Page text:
Elizabeth Altman entered Union College as a biology major with tentative plans to go into medicine, but it wasn’t until she suffered an illness after her freshman year that she found a real motivation for her chosen career. “It was definitely a sparking point for me, being laid up in bed and trying to recover from surgery, and trying to figure out how I got there in the first place,” says Elizabeth. “I’m actually hoping to get into an MD/PhD program so that I can study both the molecular mechanisms of disease and be able to practice as well.” Elizabeth has worked in hospitals and research laboratories during her undergraduate career, and took HMX biochemistry and physiology courses while preparing for the medical school application process.
Why were you interested in HMX courses?
It was kind of a three-fold reason. One, I wanted to see if I really liked looking at these topics through a medical point of view, to verify that I wanted an MD career and not just a PhD research career. Secondly, I thought it would be great preparation for the MCAT. And third, I thought it would be great for upper-level biochem courses for me to have a background in that. While I haven’t taken the MCAT or obviously gone to medical school yet, I can say that it’s been really helpful for our upper-level biochem courses here. Just for example, we were talking about enzyme regulation today, and I felt so much more confident that I’d already talked about it and it wasn’t a totally new topic, so I was able to focus on the details as opposed to the basics.
What were your favorite parts of the courses?
For the physiology course, it was really the fact that the professor kept coming back to the same concepts to explain so many different phenomena in the body. I thought that was really helpful to make things clear and something that I could understand and apply to different scenarios even if it was something that we didn’t specifically go over in that course. So for example, he continuously used Ohm’s Law as the background for something – it was something that I had heard before in a different context in a physics class, and he was able to apply it to multiple things in the body that I had never thought that would work for. So being able to take that one concept that I had some experience with and apply it to medicine in a way that I hadn’t thought of is something that still sticks with me today.
For the biochemistry course, I would definitely say that [I appreciated] the relationship between the two professors that were teaching it, and how they would so clearly tie in their own specialties…They had such a good conversation and were able to ask each other questions that built off each other, so they emphasized the molecular understanding and brought it up to a patient understanding. So you could both zoom in and zoom out in the scenario and still understand what was going on.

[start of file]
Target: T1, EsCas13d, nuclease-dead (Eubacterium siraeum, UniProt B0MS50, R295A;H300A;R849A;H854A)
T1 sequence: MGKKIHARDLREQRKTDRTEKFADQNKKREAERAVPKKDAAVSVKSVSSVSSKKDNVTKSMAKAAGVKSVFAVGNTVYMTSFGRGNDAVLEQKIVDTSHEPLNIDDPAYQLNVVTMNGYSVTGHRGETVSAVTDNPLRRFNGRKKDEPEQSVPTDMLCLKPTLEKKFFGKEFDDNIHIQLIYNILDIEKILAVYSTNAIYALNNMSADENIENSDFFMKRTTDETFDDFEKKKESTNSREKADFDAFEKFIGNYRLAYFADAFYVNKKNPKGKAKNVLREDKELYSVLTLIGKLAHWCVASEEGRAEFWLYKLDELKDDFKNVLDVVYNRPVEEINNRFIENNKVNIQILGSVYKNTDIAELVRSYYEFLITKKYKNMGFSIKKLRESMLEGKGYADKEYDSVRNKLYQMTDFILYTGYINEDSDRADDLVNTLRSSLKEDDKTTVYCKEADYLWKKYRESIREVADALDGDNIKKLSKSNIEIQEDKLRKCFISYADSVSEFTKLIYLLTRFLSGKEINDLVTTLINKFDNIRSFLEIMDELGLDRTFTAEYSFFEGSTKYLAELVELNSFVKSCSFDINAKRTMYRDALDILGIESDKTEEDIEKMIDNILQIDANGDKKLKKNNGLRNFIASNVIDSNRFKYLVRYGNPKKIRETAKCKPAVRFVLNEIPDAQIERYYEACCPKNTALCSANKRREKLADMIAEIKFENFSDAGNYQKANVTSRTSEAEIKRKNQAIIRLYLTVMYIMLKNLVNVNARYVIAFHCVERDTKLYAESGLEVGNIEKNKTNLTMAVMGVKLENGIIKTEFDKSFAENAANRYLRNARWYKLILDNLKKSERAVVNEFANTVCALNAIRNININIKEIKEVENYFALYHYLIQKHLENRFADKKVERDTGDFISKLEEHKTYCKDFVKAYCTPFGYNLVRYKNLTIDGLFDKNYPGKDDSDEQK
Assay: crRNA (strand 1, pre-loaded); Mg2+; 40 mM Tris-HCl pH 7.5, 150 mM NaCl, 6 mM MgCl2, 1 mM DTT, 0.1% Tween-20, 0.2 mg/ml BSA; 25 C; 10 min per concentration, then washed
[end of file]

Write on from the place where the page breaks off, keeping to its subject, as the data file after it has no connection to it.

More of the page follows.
What aspects of the online learning experience did you find most helpful?
I loved that at the end of each video there were questions that you could check yourself with – that was a great way for me to say either I really understand what’s going on or I need to re-listen to that video because I obviously missed something. That’s something that some of the professors will do here in the middle of class, they’ll stop and have us do a couple questions as a group, but it’s never as helpful as it is when you’re sitting there and you’re working through it by yourself in a room, alone, just focusing on the material. I think that was really, really helpful and I wish that was incorporated more in in-person classrooms.
How are you using what you’ve learned in your other courses?
I think it’s really helpful to just review the notes, and especially taking a biochemistry course now…I continuously go back to my notes and just really try to incorporate things from that into my understanding.
Would you recommend HMX courses to other pre-med students?
It was really helpful for me to confirm that I enjoy the medical view of science and not just the research view. I think it would also be very helpful for someone who has only considered pre-medical routes for their life, to be able to look at the molecular mechanisms that maybe you don’t talk about as much in your pre-med courses. So I think going back to seeing the molecular ties to what’s going on systemically in the body was really important to me to verify that this is what I want to do, and also get excited going into the super-stressful application process.